Vaccine Advocates Accuse Anti-Vaxxers of Stalking Them

Vaccine Syringe (OakleyOriginals / Flickr / CC / Cropped)
OakleyOriginals / Flickr / CC / Cropped

A war of words has escalated between proponents and opponents of the highly contentious SB 277 bill in the California legislature, which would eliminate parental choice in vaccinations required to enroll children in public or private schools.

California Medical Association (CMA) CEO Dustin Corcoran wrote a letter to California Chiropractic Association (CCA) official Brian Stenzler accusing him of encouraging opponents of the bill to intimidate lobbyists for its passage. The letter describes alleged stalking, threats, fear of violence and “irresponsible rhetoric” targeting lobbyists for the bill.

Corcoran’s claims comments from Stenzler contained in 84 seconds of video, back up his assertion that Stenzler was encouraging the stalking of lobbyists according to the Sacramento Bee. The most problematic phrase, Corcoran reportedly wrote, was: “All day long–follow them to a T.”

CMA further escalated the conflict when a police report was filed claiming bill opponents were creating “online threats” and “threatening activity aimed at our employees,” the Bee reported. CMA says they have gone so far as locking doors during hearings and pairing up staff in transit.

Wednesday the CCA fired back with a letter of its own combatting claims made by Corcoran, pointing to concerted efforts on CCA’s behalf to discourage threats and negative advocacy tactics, “CCA has loudly and publicly denounced any inappropriate behavior, stressing in an April 29th press release that it “strongly condemns inappropriate actions, personal attacks or threats of any kind.””

Stenzler’s letter called out CMA for politicizing debate over the bill, describing the letter’s accusations of “criminal conduct” as, “a thinly-veiled attempt to undermine CCA’s democratic right to participate in the legislative process, a conclusion made all the more obvious by the fact that your letter was promptly leaked to the media and shared with legislative offices.”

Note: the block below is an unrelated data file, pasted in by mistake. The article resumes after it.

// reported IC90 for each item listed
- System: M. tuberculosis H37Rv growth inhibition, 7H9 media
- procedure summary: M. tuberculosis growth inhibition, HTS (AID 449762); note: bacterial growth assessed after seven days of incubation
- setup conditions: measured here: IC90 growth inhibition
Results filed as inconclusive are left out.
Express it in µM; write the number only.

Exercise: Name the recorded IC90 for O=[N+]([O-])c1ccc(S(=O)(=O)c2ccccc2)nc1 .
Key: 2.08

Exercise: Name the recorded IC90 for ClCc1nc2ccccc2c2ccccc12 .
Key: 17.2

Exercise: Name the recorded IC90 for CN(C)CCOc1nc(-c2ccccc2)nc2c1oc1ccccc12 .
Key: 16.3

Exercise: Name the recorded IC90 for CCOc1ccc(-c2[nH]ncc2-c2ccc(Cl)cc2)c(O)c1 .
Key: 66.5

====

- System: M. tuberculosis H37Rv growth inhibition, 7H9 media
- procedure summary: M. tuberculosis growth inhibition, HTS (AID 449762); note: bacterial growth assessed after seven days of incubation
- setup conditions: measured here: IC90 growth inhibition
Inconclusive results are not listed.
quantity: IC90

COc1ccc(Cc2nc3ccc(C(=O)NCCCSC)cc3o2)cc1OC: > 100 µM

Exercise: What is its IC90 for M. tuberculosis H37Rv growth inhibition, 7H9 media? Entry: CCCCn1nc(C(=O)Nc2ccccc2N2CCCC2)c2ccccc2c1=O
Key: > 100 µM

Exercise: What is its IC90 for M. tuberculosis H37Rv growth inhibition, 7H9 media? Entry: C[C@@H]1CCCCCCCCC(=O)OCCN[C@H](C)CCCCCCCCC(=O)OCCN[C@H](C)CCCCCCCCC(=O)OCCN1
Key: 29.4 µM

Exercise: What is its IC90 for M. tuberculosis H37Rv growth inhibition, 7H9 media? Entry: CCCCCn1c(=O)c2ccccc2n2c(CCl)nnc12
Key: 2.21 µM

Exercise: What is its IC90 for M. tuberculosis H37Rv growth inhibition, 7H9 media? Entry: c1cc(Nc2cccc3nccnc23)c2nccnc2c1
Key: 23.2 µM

The CCA letter went on to state their position on opposition to SB 277, “Yes, CCA opposes SB 277 on the merits, as it believes that the bill is unnecessary, overreaching, unconstitutional and a violation of the principles of informed consent and parental rights.”

CMA’s letter stated that they would take “all necessary action to protect our employees and representatives.”

“Rest assured, CCA will not be swayed by “bullying” tactics,” Stenzler wrote. “We will also strongly consider all legal remedies available to defend against further defamatory statements.”

Last weekend’s California Democratic Convention brought out opponents of SB 277 filling a large swatch of territory outside convention doors with signs and proclamations. A variety of perspectives for opposing the bill were offered, including those from the anti-vax movement, but many were parents who said that they do vaccinate, voiced concerns over parents rights and the narrow alternative of homeschooling or independent study should a parent choose to opt out of one or more required vaccinations. Some expressed the desire to opt their children out of just one or a few particular required vaccinations such as Hepatitis B.

Multiple new bills cropped up in the state legislature after the Disneyland measles outbreak began last December. SB 277 has been arguably the most hotly debated in the public eye. CDPH records indicate the strain came from outside the country.

SB 277 passed out of the Senate after much debate and has moved on to the State Assembly.

Follow Michelle Moons on Twitter @MichelleDiana


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